Bruce Willis’s FTD


By Mary Carpenter

Bruce Willis’s recent diagnosis of frontotemporal dementia or degeneration (FTD) inspired Well-Being editor Mary Carpenter to update her 2018 story—along with recent research that should improve the accuracy of FTD detection, which has been fraught with high rates of false positive diagnoses.  

FTD is the most common form of dementia in people under age 65 – beginning at an average age of 58. Explains medical journalist Michele Berman, the behavioral variant of FTD causes changes in personality and behavior—with nerve cell loss “in areas of the brain that control conduct, judgement, empathy, and foresight.”

Diminishing remorse was the almost-imperceptible sign to others after Virginia historian G.E. received a diagnosis of FTD. But for New Jersey filmmaker M.T., it was the room full of unopened boxes after she kept repurchasing the same expensive electronic devices. And M.T.’s most debilitating symptom, “hyperorality,” has caused her to devour inedible objects—sand and dirt, as happens with the condition called pica—along with any food in sight; and to chew on her lips and fingers.

But false positive diagnoses —when in fact FTD is not the reason for symptoms—can cause serious problems. In the case of DC-area nurse P.L., her relatives staged a legal takeover of guardianship based on her erratic behavior, which came in the wake of a tragic loss and was only temporary. Losing financial control, however, meant she was unable to pay for transportation to her work as a nurse and lost several jobs as a result; and her fight to regain independence was long and hard.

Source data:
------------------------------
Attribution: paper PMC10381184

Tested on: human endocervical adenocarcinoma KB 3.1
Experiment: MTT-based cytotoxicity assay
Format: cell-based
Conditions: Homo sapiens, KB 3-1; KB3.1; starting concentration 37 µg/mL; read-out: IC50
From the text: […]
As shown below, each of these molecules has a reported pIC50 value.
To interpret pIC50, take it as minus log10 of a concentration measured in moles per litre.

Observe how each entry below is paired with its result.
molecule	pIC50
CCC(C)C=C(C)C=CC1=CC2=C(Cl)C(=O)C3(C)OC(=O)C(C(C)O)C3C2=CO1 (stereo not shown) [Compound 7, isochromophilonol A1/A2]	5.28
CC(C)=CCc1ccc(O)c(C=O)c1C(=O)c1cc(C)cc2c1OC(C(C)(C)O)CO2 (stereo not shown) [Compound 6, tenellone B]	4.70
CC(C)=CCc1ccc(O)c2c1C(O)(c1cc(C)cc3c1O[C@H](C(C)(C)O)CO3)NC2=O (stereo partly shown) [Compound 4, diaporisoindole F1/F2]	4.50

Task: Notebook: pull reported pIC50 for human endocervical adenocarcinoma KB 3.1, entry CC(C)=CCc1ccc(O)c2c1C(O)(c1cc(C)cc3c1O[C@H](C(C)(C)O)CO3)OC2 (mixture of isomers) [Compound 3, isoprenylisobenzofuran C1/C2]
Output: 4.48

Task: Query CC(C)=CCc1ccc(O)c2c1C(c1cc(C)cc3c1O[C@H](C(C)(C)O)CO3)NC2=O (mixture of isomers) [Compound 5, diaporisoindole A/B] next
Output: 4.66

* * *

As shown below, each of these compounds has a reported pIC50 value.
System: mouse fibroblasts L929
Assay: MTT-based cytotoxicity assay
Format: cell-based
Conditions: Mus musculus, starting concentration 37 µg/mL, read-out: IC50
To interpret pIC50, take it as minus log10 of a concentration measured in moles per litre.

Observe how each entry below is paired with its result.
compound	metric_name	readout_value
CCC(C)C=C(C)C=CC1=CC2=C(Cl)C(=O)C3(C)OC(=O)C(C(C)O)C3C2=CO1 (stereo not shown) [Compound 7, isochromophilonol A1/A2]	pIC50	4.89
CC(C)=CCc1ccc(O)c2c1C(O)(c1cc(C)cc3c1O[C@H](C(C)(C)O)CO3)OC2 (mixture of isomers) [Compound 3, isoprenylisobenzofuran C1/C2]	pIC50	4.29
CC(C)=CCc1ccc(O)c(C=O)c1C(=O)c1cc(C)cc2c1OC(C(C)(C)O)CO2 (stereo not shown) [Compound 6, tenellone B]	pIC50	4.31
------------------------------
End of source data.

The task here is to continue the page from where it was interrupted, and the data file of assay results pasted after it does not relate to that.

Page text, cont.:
Reducing false-positive diagnoses from a high rate of 50% to 69% down to less than 10% was the major accomplishment of a recent multi-center study led by Columbia University neuropsychologist Megan Barker. What makes FTD diagnoses susceptible to error is the inability to examine brain cells directly—and brain imaging is rarely able to detect these problems. False positive diagnoses have occurred most often in younger patients, who usually turned out to be suffering from depression or alcohol abuse.

The seven core features of the condition illuminated by the new study vary depending on where cell degeneration is most prominent —in the frontal and temporal lobes, two of four lobes of the brain that work together. So-called “executive functions”—planning, motivation, inhibition, emotions, and creativity—are mostly controlled by the frontal lobe; while the temporal lobe helps coordinate memory, learning and attention, as well as regulating anxiety levels, appetite and emotion.

Apathy and behavioral disinhibition are the most common and familiar of the seven FTD features, with changes that can at first be small and limited. “Apathy tends to look like the following,” according to the Cleveland Clinic: “loss of motivation, social isolation, decline in self-care and hygiene, compulsive behaviors.”

With disinhibition, sufferers lack self-control and can become rude and self-centered. A dental patient, for example, at the first twinge of pain might slug the dentist—the result of deterioration in the part of the brain that would ordinarily inhibit such a reaction, based on the patient’s knowledge that dental treatment is necessary.